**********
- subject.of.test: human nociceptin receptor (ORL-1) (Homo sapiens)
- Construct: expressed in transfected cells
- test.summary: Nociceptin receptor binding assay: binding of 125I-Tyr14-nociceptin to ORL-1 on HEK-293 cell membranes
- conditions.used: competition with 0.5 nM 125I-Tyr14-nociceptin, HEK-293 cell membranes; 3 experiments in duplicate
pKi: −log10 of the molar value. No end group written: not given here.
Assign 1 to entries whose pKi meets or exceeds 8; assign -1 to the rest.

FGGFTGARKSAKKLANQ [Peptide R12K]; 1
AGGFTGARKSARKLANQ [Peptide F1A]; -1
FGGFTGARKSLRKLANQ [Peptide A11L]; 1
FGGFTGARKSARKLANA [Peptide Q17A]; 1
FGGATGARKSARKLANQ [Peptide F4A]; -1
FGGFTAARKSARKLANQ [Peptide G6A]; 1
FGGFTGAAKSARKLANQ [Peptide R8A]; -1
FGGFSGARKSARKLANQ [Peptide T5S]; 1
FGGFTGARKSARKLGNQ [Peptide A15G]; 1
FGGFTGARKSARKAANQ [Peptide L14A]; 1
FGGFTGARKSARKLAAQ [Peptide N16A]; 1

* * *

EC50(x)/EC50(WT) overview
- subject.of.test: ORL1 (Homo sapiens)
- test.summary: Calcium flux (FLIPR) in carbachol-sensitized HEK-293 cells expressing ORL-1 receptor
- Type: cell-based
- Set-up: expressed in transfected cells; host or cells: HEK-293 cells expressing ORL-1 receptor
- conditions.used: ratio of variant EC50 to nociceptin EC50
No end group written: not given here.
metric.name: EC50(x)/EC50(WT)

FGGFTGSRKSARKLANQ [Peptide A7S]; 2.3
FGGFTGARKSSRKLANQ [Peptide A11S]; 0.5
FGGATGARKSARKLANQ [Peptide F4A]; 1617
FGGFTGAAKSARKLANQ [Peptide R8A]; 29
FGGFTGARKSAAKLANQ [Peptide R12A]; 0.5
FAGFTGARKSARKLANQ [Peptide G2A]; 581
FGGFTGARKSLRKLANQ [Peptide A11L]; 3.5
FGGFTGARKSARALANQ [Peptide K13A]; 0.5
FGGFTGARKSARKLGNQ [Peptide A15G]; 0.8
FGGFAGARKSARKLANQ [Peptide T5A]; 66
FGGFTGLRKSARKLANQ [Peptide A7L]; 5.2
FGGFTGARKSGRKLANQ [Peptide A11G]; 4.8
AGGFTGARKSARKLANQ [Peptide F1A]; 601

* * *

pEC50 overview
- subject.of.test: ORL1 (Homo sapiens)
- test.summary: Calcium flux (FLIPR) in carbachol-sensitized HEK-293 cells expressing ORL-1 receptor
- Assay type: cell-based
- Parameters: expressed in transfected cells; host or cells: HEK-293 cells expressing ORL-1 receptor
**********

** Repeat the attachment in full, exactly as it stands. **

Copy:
- subject.of.test: human nociceptin receptor (ORL-1) (Homo sapiens)
- Construct: expressed in transfected cells
- test.summary: Nociceptin receptor binding assay: binding of 125I-Tyr14-nociceptin to ORL-1 on HEK-293 cell membranes
- conditions.used: competition with 0.5 nM 125I-Tyr14-nociceptin, HEK-293 cell membranes; 3 experiments in duplicate
pKi: −log10 of the molar value. No end group written: not given here.
Assign 1 to entries whose pKi meets or exceeds 8; assign -1 to the rest.

FGGFTGARKSAKKLANQ [Peptide R12K]; 1
AGGFTGARKSARKLANQ [Peptide F1A]; -1
FGGFTGARKSLRKLANQ [Peptide A11L]; 1
FGGFTGARKSARKLANA [Peptide Q17A]; 1
FGGATGARKSARKLANQ [Peptide F4A]; -1
FGGFTAARKSARKLANQ [Peptide G6A]; 1
FGGFTGAAKSARKLANQ [Peptide R8A]; -1
FGGFSGARKSARKLANQ [Peptide T5S]; 1
FGGFTGARKSARKLGNQ [Peptide A15G]; 1
FGGFTGARKSARKAANQ [Peptide L14A]; 1
FGGFTGARKSARKLAAQ [Peptide N16A]; 1

* * *

EC50(x)/EC50(WT) overview
- subject.of.test: ORL1 (Homo sapiens)
- test.summary: Calcium flux (FLIPR) in carbachol-sensitized HEK-293 cells expressing ORL-1 receptor
- Type: cell-based
- Set-up: expressed in transfected cells; host or cells: HEK-293 cells expressing ORL-1 receptor
- conditions.used: ratio of variant EC50 to nociceptin EC50
No end group written: not given here.
metric.name: EC50(x)/EC50(WT)

FGGFTGSRKSARKLANQ [Peptide A7S]; 2.3
FGGFTGARKSSRKLANQ [Peptide A11S]; 0.5
FGGATGARKSARKLANQ [Peptide F4A]; 1617
FGGFTGAAKSARKLANQ [Peptide R8A]; 29
FGGFTGARKSAAKLANQ [Peptide R12A]; 0.5
FAGFTGARKSARKLANQ [Peptide G2A]; 581
FGGFTGARKSLRKLANQ [Peptide A11L]; 3.5
FGGFTGARKSARALANQ [Peptide K13A]; 0.5
FGGFTGARKSARKLGNQ [Peptide A15G]; 0.8
FGGFAGARKSARKLANQ [Peptide T5A]; 66
FGGFTGLRKSARKLANQ [Peptide A7L]; 5.2
FGGFTGARKSGRKLANQ [Peptide A11G]; 4.8
AGGFTGARKSARKLANQ [Peptide F1A]; 601

* * *

pEC50 overview
- subject.of.test: ORL1 (Homo sapiens)
- test.summary: Calcium flux (FLIPR) in carbachol-sensitized HEK-293 cells expressing ORL-1 receptor
- Assay type: cell-based
- Parameters: expressed in transfected cells; host or cells: HEK-293 cells expressing ORL-1 receptor